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Will rising gas prices drive more people to electric vehicles?

Published: Mar. 8, 2022 at 4:46 PM EST|Updated: Mar. 8, 2022 at 6:59 PM EST
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BURLINGTON, Vt. (WCAX) - Many drivers have been feeling pain at the pump for the last few days, with prices rising rapidly due to the war in Ukraine.

Any time gas prices increase, so do conversations about alternatives like public transit and electric vehicles.

Cars plugging in at charging stations can get a full charge for $10-$15. Compare that to a full tank of gas which is now running $60, $70 and above.

One car dealership I spoke with said they expect that will have more people thinking about the switch to electric vehicles.

Gas prices are climbing higher by the day.

“Ridiculous, really ridiculous,” said Michael Barclay of Northfield.

With prices on Route 2 in Montpelier ranging from $4.09 a gallon to $4.39 a gallon Tuesday, Preston’s Kia dealership says they’re already starting to see a change in what customers are looking for.

“I would say 50% of our traffic now is people inquiring on EVs or hybrids,” said Joshua Blouin, a senior sales representative at Preston’s Kia.

The dealership sells five different EV and hybrid models, which right now account for no more than 5% of their sales.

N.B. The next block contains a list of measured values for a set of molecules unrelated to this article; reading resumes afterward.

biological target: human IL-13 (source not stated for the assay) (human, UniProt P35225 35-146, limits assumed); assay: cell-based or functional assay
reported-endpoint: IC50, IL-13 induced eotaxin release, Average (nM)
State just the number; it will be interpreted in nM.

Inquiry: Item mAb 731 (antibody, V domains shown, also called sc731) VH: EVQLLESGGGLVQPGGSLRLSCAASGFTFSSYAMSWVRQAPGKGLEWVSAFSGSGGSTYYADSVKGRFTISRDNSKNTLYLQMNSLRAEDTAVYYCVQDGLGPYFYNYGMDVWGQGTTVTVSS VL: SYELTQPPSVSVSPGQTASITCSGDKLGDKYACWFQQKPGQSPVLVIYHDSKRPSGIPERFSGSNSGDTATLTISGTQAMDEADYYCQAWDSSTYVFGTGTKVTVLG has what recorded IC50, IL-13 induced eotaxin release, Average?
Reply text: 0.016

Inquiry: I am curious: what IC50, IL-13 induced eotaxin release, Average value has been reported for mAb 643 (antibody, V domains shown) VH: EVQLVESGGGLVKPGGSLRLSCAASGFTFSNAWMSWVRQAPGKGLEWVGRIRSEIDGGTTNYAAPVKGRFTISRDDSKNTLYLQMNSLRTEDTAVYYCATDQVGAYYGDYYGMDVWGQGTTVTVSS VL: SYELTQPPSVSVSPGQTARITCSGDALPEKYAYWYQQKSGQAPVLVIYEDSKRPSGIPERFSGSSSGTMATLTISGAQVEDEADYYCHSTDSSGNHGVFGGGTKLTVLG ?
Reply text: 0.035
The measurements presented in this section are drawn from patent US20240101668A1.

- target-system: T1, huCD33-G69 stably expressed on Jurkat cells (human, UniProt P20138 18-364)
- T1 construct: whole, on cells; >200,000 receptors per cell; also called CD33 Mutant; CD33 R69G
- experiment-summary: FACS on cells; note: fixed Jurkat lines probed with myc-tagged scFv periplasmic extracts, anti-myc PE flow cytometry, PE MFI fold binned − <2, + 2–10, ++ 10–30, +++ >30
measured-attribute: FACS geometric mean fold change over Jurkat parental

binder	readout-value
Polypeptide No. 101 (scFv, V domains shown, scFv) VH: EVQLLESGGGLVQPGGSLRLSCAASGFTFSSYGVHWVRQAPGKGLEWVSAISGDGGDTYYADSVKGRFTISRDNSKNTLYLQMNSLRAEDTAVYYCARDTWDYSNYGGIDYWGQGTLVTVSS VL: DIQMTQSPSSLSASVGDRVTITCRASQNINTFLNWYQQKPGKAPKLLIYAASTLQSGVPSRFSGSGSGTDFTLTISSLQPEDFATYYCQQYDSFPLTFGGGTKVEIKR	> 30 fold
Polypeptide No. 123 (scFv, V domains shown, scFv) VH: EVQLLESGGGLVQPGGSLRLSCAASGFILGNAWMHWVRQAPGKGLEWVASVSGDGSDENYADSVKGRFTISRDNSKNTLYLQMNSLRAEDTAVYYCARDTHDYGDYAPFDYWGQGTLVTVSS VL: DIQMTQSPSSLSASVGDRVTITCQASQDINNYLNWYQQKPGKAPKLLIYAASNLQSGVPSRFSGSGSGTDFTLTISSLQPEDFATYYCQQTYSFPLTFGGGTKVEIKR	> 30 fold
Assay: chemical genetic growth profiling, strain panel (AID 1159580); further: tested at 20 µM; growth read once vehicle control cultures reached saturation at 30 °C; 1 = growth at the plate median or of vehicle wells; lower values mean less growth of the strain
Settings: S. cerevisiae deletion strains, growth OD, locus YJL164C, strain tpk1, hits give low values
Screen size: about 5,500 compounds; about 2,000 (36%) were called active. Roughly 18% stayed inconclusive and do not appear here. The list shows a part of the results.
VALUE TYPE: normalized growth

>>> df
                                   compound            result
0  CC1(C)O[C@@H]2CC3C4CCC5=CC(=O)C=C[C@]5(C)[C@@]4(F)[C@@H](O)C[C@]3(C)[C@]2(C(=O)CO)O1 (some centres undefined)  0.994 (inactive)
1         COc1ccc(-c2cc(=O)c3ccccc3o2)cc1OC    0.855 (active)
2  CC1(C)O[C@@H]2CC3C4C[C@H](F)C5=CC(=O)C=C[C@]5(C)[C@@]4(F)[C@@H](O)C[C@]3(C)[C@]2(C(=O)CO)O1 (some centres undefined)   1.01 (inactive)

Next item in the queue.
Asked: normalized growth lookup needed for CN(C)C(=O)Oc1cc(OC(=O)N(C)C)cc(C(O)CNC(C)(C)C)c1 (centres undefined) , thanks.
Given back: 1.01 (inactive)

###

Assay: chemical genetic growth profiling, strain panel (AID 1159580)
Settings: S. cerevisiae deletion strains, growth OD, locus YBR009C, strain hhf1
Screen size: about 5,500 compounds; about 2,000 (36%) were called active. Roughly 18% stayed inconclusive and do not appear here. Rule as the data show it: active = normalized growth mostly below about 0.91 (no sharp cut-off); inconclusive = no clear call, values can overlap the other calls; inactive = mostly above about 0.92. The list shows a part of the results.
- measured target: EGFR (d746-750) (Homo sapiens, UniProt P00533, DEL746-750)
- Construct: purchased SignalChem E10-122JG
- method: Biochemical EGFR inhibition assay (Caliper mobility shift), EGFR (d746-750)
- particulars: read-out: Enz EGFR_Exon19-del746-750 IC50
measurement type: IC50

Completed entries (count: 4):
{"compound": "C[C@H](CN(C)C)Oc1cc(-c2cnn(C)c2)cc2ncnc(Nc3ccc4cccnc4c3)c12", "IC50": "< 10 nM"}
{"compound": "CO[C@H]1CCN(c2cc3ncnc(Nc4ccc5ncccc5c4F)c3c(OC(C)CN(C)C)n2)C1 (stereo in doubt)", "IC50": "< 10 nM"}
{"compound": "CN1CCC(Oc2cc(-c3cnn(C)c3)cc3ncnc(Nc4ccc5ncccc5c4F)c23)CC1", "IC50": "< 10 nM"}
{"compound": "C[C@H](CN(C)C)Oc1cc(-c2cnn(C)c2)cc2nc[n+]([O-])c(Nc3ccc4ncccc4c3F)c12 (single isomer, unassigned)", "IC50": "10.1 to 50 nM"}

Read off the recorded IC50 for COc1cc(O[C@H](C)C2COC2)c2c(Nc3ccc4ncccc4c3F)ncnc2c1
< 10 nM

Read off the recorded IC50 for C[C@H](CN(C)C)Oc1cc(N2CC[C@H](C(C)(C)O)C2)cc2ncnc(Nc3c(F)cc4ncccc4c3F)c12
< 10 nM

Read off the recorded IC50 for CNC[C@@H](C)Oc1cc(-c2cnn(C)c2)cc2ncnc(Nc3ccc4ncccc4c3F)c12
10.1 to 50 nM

“Now with gas prices really becoming a costly expense, I see that in the next year or so probably becoming 20% of our sales,” Blouin said.

In Vermont, there are 43 different electric and hybrid models on the market.

“SUVs, Jeeps, you have compact cars, you have four-wheel drive cars and you have sedans, as most folks know. We’ll have pickup trucks like the Ford Lightning coming into Vermont real soon,” said Peter Sterling of Renewable Energy Vermont.

Forty dealers across the state participate in state-issued rebate incentives available for electric and plug-in hybrids.

Electric vehicle sales went up 17% in Vermont last year alone, according to Sterling, and he thinks it will only go up more.

“The price of an electric vehicle certainly looks more and more appealing when gasoline is above $3 a gallon,” Sterling said.

With gas prices where they are now, Sterling says electric vehicles cost about one-third as much to operate. But the higher upfront cost for an EV still leaves some Vermonters feeling stuck between pump prices and an EV purchase.

“I’m praying that maybe prices will come down and then I can afford to buy it and I don’t have to worry about gas prices going up, up, up,” said Samuel Tackie of Barre.

Sterling says having more used EVs on the market in a few years will hopefully close the gap for those interested.

“Once we see used EVs coming out, that’s when I think we’ll see widespread adoption because not every Vermonter can afford a new car,” he said.

In his weekly news conference Tuesday, Gov. Phil Scott echoed President Biden in saying that higher prices at the pump are the price we have to pay for freedom and democracy. He also said these gas prices emphasize the need to reduce our reliance on fossil fuels, and electrifying vehicles is something we should accelerate as quickly as possible.

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